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Promoting Harmony Through Knowledge and Better Understanding
Volume 1 - Issue 4 - 1992
List of issues >> List of articles in this issue

Dormaa-Man 3

by Nana Gyamfi-Kumanini- Nana Gyamfi-Kumanini immigrated to Canada in 1971 from Ghana, and completed the book in 1989 during his studentship at Wilfred Laurier University..

Volume 1 - Issue 4 - 1992
First made available online: 12/07/2008

DORMAA - MAN : STATE - DISTRICT PART THREE Nana Gyamfi-Kumanini immigrated to Canada in 1971 from Ghana, and completed the book in 1989 during his studentship at Wilfred Laurier University.

Subsequently, the Mansins moved to Aburaso but maintained their association with the Akwamus. The Akwamus outnumbered the Mansins; besides, they had a male leader who could mobilize them in case of war. It was therefore negotiated that the leader of the Akwamus should lead the two groups, assisted by the female leader of the Mansins. Trouble arose between the Akwamus (Atta Panin's followers) and the Ashantis, and with the support of the Mansins they defeated the Ashantis and kept the skull of the Asantehene Obiri Yeboa, which is still at Dormaa Ahenkura. Osei Tutu, who succeeded Obiri Yeboa sought revenge for the earlier defeat and even though the Ashantis were driven back seven times, they finally won the battle because their enemies (Akwamus-Mansins) ran out of gun- powder. As the Ashantis controlled the road to Cape Coast, Nana Adikowam,, the then chief of the Mansins, had been sent to the present day Ivory coast to buy some gun-powder, but before he could return the Ashantis had won the battle. Legend also suggests that the two groups were unable to combat the Ashantis because a woman revealed the antidote of their war juju to Okomfo Anokye, who succeeded in weakening the power. The Ashantis captured Nana Kyereme Sikafo then chief of the Akwamus group and sent him to the palace of the Asantehene and made him the bearer of Busumuru and thus became the Okradwareni (the soul purifier of the Asantehene).

The Akwamu group scattered as a result of this defeat. Some of them fled to the Huans, but others stayed behind to watch the graves of their ancestors. It was the timid ones who fled and came to be called "Gya wo man fo" as that was the first time any of the Akwamus had retreated in a battle. Thus it was referred to as "the first flight" Gya wo man (Gyama) Kan. When the war ceased, the Asantehene promised not to harass the people again and even encouraged the scattered ones to come back.

One of the first tasks of Nana Kyereme Sikafo, the captive Busumuru bearer for the Ashantis, was to go to Bahore to cast a spell on the people so as to weaken them for easy conquest. It was rumoured that the Queen of Bahore was very rich and so the Asantehene wanted to conquer her and thus gain her wealth. Abenaa Poko, the Queen, being clever, discovered the Asantehene's tricks, and in order to prevent a war sent loads of gold dust through Nana Kyereme Sikafo and his company to the Asantehene. When Nana Sikafo was returning to Kumasi, a couple of his scattered band saw him. He convinced them to go back to his people and ask them to meet at their former place. A group of them went with him to a place where his own son, Kyereme Gyana, and some of the remaining Akwamus were camping. As more people followed them, the place was called Boa wo man ano "gather or mobilize your people", which became Bomaa. Those who came to Bomaa were said to have had love for their clan, for they responded to 'love your clan and come back', the message Nana Kyereme Sikafo sent to them; and were then Dormaafo "those who love their clan" after they returned.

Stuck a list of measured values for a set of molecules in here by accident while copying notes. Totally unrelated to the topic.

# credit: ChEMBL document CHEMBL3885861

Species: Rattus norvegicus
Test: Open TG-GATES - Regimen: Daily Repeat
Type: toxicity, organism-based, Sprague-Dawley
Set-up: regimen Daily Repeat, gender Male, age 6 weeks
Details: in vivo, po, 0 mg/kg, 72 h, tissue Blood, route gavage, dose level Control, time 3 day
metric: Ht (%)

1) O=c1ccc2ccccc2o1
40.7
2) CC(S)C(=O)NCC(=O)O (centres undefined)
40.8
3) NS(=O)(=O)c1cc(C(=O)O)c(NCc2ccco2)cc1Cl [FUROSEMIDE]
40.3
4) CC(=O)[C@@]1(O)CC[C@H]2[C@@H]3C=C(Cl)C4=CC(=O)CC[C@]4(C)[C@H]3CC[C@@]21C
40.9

Nana Kyereme Sikafo sent Kyereme Gyana and Oheneba Darebo, the then chief of Tepa to Asantehene with the gold and with a message: he was trying to bring his people back home , but they were afraid to stay near the Ashantis. The Asantehene swore that nobody from those groups (Dormaafo and Mansinfo) would be tortured in Kumasi and pledged that even if anyone from the two groups cut himself in Kumasi or anywhere in Ashanti, any Ashanti being near should dress the wound, for no blood of a member of the two groups should be shed on Ashanti land. However, they were to promise to be his people forever.

Meanwhile the leader, Nana Adikowam and his Ma mensen people at this time were at Neonsome where a message was sent to him by Nana Kyereme Sikafo. His reply was that they would come after their corn was harvested. But before the harvest was over, Nana Adikowam passed away and Nana Daako took charge of the Ma mensen people. He also joined his ancestors after a short reign and was succeeded by Nana Tutu Baffour who led the Mansin people from Nsonsome to join the Dowoman people at Bomaa. The Dowoman people at Bomaa had by this time established another settlement called Mmaaban (women's own settlement), now called Maban.

At Bomaa a two-storeyed house was built for the chief which was called Aban - a mansion. The chief had a drum called 'Aprede' which was played every night and people went to enjoy it. So the people of the time would say they were going to enjoy the 'aprede' at the mansion: ye reko aban aprede ase; which nearly became the town's name. Thus originated Abanprede ase, the present name of the Dormaahene's 40,000 palace. to be continued .....

This article was originally published in Cross Cultures Magazine in Volume 1 - Issue 4 - 1992. Unauthorized copying, distribution or other usage without express written permission of the publisher is prohibited.

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